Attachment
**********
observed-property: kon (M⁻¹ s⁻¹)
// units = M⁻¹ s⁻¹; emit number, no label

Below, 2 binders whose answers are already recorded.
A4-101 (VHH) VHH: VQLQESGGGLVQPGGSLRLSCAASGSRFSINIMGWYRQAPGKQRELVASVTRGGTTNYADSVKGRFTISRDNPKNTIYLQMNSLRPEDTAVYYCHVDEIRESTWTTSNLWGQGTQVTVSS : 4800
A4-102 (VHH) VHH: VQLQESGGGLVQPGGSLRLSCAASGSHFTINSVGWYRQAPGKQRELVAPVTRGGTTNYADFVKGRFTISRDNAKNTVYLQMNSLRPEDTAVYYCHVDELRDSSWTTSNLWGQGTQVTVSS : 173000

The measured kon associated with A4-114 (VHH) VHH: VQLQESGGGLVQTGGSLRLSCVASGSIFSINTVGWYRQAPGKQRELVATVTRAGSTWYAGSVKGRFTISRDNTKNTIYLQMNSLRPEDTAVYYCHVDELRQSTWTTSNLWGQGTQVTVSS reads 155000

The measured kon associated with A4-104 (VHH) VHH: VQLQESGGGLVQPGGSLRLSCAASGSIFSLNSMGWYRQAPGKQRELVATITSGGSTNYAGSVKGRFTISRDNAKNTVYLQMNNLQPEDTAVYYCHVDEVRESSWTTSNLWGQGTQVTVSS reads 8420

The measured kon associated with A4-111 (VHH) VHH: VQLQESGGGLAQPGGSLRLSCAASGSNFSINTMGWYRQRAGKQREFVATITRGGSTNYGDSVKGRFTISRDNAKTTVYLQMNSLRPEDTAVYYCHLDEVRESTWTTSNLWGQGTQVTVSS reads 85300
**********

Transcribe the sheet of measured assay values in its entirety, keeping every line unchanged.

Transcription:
observed-property: kon (M⁻¹ s⁻¹)
// units = M⁻¹ s⁻¹; emit number, no label

Below, 2 binders whose answers are already recorded.
A4-101 (VHH) VHH: VQLQESGGGLVQPGGSLRLSCAASGSRFSINIMGWYRQAPGKQRELVASVTRGGTTNYADSVKGRFTISRDNPKNTIYLQMNSLRPEDTAVYYCHVDEIRESTWTTSNLWGQGTQVTVSS : 4800
A4-102 (VHH) VHH: VQLQESGGGLVQPGGSLRLSCAASGSHFTINSVGWYRQAPGKQRELVAPVTRGGTTNYADFVKGRFTISRDNAKNTVYLQMNSLRPEDTAVYYCHVDELRDSSWTTSNLWGQGTQVTVSS : 173000

The measured kon associated with A4-114 (VHH) VHH: VQLQESGGGLVQTGGSLRLSCVASGSIFSINTVGWYRQAPGKQRELVATVTRAGSTWYAGSVKGRFTISRDNTKNTIYLQMNSLRPEDTAVYYCHVDELRQSTWTTSNLWGQGTQVTVSS reads 155000

The measured kon associated with A4-104 (VHH) VHH: VQLQESGGGLVQPGGSLRLSCAASGSIFSLNSMGWYRQAPGKQRELVATITSGGSTNYAGSVKGRFTISRDNAKNTVYLQMNNLQPEDTAVYYCHVDEVRESSWTTSNLWGQGTQVTVSS reads 8420

The measured kon associated with A4-111 (VHH) VHH: VQLQESGGGLAQPGGSLRLSCAASGSNFSINTMGWYRQRAGKQREFVATITRGGSTNYGDSVKGRFTISRDNAKTTVYLQMNSLRPEDTAVYYCHLDEVRESTWTTSNLWGQGTQVTVSS reads 85300